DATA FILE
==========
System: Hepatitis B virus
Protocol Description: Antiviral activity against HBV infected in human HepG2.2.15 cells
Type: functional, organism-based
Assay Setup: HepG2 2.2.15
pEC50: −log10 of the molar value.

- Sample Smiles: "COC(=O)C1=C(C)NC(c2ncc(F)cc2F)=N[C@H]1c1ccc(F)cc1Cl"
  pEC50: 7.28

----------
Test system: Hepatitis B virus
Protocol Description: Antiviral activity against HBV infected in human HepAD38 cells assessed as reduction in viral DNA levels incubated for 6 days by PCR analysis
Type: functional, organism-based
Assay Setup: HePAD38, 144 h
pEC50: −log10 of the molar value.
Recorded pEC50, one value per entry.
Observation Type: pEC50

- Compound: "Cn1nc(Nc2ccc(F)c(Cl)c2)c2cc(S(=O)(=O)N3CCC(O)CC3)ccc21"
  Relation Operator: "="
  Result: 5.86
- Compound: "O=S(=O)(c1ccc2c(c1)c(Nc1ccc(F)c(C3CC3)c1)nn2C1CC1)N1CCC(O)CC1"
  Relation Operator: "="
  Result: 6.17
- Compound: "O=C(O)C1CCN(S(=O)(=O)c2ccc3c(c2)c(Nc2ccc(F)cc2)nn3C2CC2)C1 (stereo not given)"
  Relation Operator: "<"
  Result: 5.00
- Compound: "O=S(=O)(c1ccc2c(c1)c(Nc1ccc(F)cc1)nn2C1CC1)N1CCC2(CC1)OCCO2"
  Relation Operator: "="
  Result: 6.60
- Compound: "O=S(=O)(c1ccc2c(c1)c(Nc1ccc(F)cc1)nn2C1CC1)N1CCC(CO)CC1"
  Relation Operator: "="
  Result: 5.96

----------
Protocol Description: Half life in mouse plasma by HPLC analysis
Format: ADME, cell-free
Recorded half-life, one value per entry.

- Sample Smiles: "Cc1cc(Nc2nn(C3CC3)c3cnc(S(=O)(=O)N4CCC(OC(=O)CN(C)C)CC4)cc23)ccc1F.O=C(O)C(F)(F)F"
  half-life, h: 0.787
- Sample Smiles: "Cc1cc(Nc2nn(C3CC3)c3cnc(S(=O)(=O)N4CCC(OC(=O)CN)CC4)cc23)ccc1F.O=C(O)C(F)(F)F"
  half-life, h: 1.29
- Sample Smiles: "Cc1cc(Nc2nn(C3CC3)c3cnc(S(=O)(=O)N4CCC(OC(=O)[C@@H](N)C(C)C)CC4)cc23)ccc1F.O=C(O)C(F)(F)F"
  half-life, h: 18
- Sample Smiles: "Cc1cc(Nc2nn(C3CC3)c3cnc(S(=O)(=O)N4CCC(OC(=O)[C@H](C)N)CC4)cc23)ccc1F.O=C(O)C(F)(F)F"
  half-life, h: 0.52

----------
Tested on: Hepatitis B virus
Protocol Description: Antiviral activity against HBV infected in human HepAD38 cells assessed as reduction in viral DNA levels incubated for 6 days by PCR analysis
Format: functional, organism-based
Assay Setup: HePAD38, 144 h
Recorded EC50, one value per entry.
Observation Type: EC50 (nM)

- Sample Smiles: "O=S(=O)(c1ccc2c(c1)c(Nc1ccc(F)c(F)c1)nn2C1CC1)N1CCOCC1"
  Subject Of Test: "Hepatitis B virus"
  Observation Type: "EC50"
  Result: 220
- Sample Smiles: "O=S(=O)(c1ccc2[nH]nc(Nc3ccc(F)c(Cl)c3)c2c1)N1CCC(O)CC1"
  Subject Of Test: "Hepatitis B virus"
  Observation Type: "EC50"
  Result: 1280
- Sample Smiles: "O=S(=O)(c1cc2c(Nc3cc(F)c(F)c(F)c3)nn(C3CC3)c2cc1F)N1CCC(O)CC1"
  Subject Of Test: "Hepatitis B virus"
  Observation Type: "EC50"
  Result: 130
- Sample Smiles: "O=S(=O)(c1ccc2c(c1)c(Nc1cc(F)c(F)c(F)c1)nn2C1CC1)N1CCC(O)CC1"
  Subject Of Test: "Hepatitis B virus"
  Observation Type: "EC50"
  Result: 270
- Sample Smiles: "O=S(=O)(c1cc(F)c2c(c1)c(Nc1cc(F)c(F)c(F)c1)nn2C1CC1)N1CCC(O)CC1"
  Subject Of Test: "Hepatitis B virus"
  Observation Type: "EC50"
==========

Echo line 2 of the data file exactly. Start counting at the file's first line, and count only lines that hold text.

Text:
Protocol Description: Antiviral activity against HBV infected in human HepG2.2.15 cells